Bicester Advertiser: Sir Tony Baldry: A great adventure as Banbury MP – now the challenge is to be quiet
Once a peacock, but now a feather duster.
That might be how Sir Tony Baldry’s wife sees him, but the House of Commons stalwart will take some time to settle into the quiet life.
The former MP for Banbury has described his 32-year-long career as MP for North Oxfordshire as “a great adventure”.
He officially stepped down from the role last Thursday when Parliament dissolved ahead of the General Election on May 7.
As MP, a post he has held continuously since 1983, he represented 90,000 people, two large towns and 50 villages. Speaking at the Whately Hall hotel, Banbury on Friday, he said: “It’s been enormous fun and a great privilege.
“The greatest challenge for me now will be being silent. Over three decades I have looked after a chunk of England and been concerned with everything happening in Banbury, Bicester and the surrounding villages.
“Now I have to hand that to my successor. It’s no longer for me to intervene or speak. As my wife kept saying, you might once have been a proud peacock – you’re now just a feather duster.”
Born in 1950, Sir Tony was educated at Leighton Park, a Quaker school in Reading.
He studied law at the University of Sussex before beginning his political career in the May 1974 General Election, as personal assistant to then-Chief Secretary of the Treasury Maurice MacMillan.
By the time a hung parliament triggered a second election in October, he was aide to Margaret Thatcher.
He said: “She was very professional. You had to get absolutely everything right, every quote, every statistic. But she was also incredibly kind.”
As leader of the opposition, Thatcher entrusted her 24-year-old assistant to be the link between herself and the Britain in Europe Campaign, and the “Yes” Campaign for the 1975 EU referendum.
He said: “It was an amazing privilege. At the time, with the arrogance of youth, I didn’t realise how daunting it was.”
Sir Tony first stood for election in 1979 in the Labour safe seat of Thurrock before being selected as a candidate for Banbury in 1981 and winning the seat in the 1983 election.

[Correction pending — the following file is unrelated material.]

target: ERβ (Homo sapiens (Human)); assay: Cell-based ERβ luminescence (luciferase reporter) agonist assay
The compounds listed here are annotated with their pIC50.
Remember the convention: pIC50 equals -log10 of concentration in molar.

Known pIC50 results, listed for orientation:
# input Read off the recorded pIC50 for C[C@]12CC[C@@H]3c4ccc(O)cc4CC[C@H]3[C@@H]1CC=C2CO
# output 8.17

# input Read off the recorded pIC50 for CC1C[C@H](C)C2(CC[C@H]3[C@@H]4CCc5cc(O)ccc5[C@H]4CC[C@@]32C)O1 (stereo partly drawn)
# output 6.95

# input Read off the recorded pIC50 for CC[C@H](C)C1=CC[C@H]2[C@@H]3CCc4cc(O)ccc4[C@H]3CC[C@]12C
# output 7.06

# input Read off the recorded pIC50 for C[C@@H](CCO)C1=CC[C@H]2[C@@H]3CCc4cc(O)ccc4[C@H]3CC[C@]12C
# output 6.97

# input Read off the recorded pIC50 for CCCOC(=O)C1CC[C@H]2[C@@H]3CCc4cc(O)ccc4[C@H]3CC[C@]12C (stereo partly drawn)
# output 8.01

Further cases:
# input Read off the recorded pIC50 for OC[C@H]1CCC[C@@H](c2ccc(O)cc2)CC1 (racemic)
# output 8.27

He was made a minister in the Department of Energy in 1990 and helped John Wakeham privatise the electricity industry.
At the time his son Edward, now 31, burst into tears at school.
Sir Tony said: “He told teachers: ‘The Queen has made Daddy responsible for all the electricity in the country and Mummy says he can’t even change a lightbulb.’”
Later Sir Tony moved to the Department for the Environment and in 1995 was promoted to Minister of State at the Ministry of Agriculture, Fisheries and Food.
In 2012 he was knighted in the Queen’s Birthday Honours list for services to political and public life.
Closer to home, Sir Tony championed causes like the Keep the Horton General campaign. Oxfordshire Clinical Commissioning Group has now guaranteed the hospital’s survival.
He said: “It’s the most significant campaign during my time as MP. The Horton has an A&E department, consultant-led maternity and children’s services. There are many nearby towns that don’t have any of those.”
Overall, he said, North Oxfordshire is thriving, with the once “slightly scruffy” Banbury now boasting one of the lowest unemployment rates in the country and Bicester redeveloped with the ‘market town’ feel retained.
He believes the new issue will be how to retain the Cherwell countryside and accommodate an increasing population.
Despite the recent rise of smaller parties, Sir Tony was unconvinced any real change to parliament’s make-up would take place this May.
He said: “It will end up as a straightforward race between Cameron and Miliband. People vote for parties such as UKIP or the Greens between elections but I think we’ll see those votes dissipating.
“I am wholly confident David Cameron will be PM after the election.”
He added that he was certain his successor as Conservative candidate for the area Victoria Prentis would be “outstanding”, but it would be surreal not to see his own name on the ballot paper.
Sir Tony plans to remain in Bloxham with wife Pippa, and continue as a practising barrister in London. He has been volunteering with the Royal Voluntary Service and will shortly become a patron of Katharine House Hospice in Banbury.
He said: “I’ll have quite a bit of spare time now. I think my life will be just as active, but with different things.”
Grown-up children Ed, who lives in Bristol, and Honor, 29, in Leeds, are both creative souls working as an illustrator and in digital marketing respectively, he said.
Neither expressed any desire to follow in their father’s footsteps, but took his achievements in their stride. Sir Tony recalled that when he was knighted in 2012, they renamed him Sir Cumference Hippo.
Sir Tony said: “Ed did a spoof coat of arms, featuring a hippo and the motto ‘Circum et Felix’ – round and happy. I’m quite happy with that as a motto.”